Dyers lead with six Hall of Fame members
By Ray Dyer & Andy Rieger, 2010 Inductees
Oklahoma newspaper pioneers simultaneously built their hometowns while collectively lifting their young state.
Families were and are the cornerstone of the state’s weekly and daily publications. They had well-known Oklahoma names, such as Gaylord, Lorton, Jones, Livermore, Mayo, Dyer, Reid, Muchmore, Hruby, Phillips, Pate, Nance, McBride, Engleman, Langdon, Gourley, Hefton, Perry, Stamper, Schnoebelen, Cain, Wade, Walter, Ferguson, Choate, Curtin, Fields, Shepler, Bentley, Lansden, Bellatti, Goodwin, and dozens of others.
Many are in the Oklahoma Journalism Hall of Fame.
The Dyer family tops all of them with six members, followed closely by other families with four members or honorees, including the Gaylords, Fergusons, and Goodwins.
Some family newspapers were started by moves to Oklahoma’s largest cities.
Edward King Gaylord stepped off the train in Oklahoma City in 1902 with the intention of investing in a local newspaper. A Chicago publisher had recommended he check out the post-Land Run boomtown that Oklahoma City was becoming. He liked what he saw and bought into The Oklahoman for $5,000, thus beginning a family newspaper dynasty that spanned three generations.
Eugene Lorton moved to Tulsa from Walla Walla, Washington, and bought an interest in the Tulsa World. He was the newspaper’s editor in 1911 and became sole owner and publisher in 1917. Around that time Richard Lloyd Jones, Sr. bought the Tulsa Democrat and renamed it The Tulsa Tribune, an afternoon newspaper that ceased operations in 1992 when the World bought its remaining assets. The Tulsa World would remain in the Lorton family until 2013.
Others were bound to smaller communities.
As a young man during the Great Depression, Ed Livermore, Sr. was sweeping out the front office of the Hobart Democrat-Chief one evening when two men approached him to see the publisher Everett Pate. The men were there to offer Pate $65,000 to sell his newspaper. “That was a day I’ll never forget,” Livermore recalled. “That’s what got me in the newspaper business.” He and his wife, Melba, met at the University of Oklahoma (OU) and eventually owned newspapers throughout the state, including in Claremore, Sapulpa, Edmond, Guthrie, Catoosa, Midwest City, Del City, Oklahoma City, and Mineral Wells, Texas. His son, Ed Livermore, Jr., was publisher of the Edmond Sun until it was sold in 1999.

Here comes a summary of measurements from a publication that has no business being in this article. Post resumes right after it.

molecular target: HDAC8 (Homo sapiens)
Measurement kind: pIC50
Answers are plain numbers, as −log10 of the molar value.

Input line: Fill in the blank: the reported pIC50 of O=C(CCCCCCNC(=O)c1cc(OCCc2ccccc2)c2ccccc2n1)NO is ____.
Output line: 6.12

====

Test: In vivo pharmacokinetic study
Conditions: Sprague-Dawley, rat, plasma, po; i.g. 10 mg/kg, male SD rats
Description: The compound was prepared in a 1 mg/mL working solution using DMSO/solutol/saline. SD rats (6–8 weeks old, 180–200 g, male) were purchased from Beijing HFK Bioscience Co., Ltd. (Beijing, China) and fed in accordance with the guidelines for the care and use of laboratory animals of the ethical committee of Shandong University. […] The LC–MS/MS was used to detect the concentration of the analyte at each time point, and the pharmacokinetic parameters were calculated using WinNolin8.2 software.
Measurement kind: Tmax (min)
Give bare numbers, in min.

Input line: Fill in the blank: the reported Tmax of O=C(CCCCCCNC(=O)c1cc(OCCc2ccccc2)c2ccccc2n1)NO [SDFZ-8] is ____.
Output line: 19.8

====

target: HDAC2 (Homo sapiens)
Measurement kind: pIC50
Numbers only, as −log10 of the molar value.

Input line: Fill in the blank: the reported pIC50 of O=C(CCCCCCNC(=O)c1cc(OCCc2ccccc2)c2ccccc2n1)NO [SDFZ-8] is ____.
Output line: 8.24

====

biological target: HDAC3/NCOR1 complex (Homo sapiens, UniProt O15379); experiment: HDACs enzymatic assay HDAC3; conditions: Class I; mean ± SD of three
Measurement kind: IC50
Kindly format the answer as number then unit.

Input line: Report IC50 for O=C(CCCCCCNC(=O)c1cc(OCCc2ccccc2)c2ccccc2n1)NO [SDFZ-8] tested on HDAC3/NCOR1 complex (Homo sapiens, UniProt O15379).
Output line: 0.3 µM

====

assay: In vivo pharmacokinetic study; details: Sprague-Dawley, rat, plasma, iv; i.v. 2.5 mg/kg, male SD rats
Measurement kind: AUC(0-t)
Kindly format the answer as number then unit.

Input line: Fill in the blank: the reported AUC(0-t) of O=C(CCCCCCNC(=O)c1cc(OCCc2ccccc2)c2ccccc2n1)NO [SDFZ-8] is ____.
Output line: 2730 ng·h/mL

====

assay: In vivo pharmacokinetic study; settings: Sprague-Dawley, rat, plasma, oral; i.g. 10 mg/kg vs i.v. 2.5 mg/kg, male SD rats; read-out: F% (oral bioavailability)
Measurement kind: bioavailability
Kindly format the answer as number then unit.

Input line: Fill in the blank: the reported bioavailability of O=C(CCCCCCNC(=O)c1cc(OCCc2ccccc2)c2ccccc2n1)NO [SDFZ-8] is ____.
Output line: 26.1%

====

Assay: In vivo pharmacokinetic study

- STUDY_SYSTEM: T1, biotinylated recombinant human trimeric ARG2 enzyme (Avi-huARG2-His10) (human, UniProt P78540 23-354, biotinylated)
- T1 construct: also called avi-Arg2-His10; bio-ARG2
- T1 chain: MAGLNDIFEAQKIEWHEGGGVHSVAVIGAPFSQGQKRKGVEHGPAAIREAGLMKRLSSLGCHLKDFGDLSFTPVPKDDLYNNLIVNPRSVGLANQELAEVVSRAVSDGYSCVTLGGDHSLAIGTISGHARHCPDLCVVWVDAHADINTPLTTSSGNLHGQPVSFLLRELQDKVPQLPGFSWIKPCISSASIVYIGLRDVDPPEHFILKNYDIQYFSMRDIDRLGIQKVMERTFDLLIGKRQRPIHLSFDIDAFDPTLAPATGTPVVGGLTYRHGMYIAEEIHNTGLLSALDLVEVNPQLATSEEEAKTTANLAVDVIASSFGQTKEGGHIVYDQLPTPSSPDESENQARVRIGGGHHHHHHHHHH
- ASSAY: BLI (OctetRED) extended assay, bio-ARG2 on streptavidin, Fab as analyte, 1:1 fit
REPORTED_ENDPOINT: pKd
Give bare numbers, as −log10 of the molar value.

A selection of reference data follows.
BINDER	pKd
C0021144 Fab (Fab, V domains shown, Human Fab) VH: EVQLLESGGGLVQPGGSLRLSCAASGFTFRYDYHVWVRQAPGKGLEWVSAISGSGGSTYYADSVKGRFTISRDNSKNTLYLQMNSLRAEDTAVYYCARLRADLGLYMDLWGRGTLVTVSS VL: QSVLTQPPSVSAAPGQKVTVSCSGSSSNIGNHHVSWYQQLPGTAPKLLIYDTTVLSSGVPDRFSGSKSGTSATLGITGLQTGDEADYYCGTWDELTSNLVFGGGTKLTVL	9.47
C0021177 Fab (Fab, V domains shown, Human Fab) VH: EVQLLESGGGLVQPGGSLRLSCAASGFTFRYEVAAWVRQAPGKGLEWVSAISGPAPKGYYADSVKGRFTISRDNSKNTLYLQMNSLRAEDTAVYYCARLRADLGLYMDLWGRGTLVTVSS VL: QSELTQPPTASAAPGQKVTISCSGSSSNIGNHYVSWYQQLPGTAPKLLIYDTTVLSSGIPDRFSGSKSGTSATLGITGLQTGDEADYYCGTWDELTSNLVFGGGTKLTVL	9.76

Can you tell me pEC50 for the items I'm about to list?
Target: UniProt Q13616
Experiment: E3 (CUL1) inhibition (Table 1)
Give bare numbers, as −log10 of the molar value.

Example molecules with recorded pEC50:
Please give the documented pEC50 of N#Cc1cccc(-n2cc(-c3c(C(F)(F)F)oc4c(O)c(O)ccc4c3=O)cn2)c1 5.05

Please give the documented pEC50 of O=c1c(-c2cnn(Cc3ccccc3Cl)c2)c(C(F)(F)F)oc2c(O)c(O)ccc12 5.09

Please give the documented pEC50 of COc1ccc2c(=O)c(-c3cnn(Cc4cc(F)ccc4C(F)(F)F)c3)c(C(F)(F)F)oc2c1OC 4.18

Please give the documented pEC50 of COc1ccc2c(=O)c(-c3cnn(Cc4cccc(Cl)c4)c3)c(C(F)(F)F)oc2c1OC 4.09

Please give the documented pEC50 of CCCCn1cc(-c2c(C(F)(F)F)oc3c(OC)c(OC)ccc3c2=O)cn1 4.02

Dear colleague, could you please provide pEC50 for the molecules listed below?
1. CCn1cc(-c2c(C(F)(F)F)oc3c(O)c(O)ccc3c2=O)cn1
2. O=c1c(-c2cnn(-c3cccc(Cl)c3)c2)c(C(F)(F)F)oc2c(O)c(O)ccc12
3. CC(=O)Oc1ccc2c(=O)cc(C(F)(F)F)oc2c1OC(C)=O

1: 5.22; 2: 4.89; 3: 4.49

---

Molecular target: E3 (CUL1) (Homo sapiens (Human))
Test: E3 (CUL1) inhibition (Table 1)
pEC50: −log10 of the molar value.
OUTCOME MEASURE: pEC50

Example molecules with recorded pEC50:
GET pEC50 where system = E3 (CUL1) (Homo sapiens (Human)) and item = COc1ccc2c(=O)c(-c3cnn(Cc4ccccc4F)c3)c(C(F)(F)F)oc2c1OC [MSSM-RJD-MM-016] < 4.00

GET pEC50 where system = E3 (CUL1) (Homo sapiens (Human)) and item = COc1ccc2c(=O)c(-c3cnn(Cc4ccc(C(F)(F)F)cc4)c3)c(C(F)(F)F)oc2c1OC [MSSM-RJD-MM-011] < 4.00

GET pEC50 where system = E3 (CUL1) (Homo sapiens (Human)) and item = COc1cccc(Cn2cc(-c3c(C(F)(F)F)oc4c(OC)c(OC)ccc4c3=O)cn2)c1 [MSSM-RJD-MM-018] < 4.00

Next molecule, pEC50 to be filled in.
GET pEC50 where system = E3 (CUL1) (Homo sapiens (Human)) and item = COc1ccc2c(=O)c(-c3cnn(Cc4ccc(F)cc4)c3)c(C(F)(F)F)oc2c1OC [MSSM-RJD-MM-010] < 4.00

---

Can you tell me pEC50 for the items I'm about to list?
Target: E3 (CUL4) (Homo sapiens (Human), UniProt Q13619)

Others like the Dyers have stood out as being among the families who have remained in Oklahoma. The Dyers are among those who have remained committed to one community—El Reno.
Ray J. Dyer came to Oklahoma from Kansas. He purchased the El Reno Tribune in 1934 from Eugene Pulliam. The Tribune has remained in the Dyer family, operated by the Dyer brothers, Sean and Ray, and their sister, Erin Dyer Thompson. Sisters Shanon Eaton and Tricia Hobson have also worked at the newspaper, along with other family members.
Ray J. Dyer was inducted into the Hall of Fame in 1979. He was followed by his son John R. “Jack” Dyer, who was inducted in 1982, one year after his death. In 1992, the elder Dyer’s daughter, Mary Kay Dyer, was inducted into the Hall of Fame. In 2010, Jack’s sons, Ray Dyer and Sean Dyer, were inducted, while in 2014 his daughter, Kelly Dyer Fry, was added to the Hall of Fame.
The Dyers have been reporters, editors, publishers, and presidents of various organizations, including four as president of the Oklahoma Press Association Board of Directors.
They all take pride in their family newspaper.
Over the years, many Dyer family members have worked at the El Reno Tribune. From helping to run the press to taking photos, writing stories, keeping the books, and selling advertising, it’s been a family operation. Many employees without the Dyer name have spent more than 20, 30, or even 40 years as part of the Tribune family.
“They’re all hall of famers in our books,” Sean Dyer said.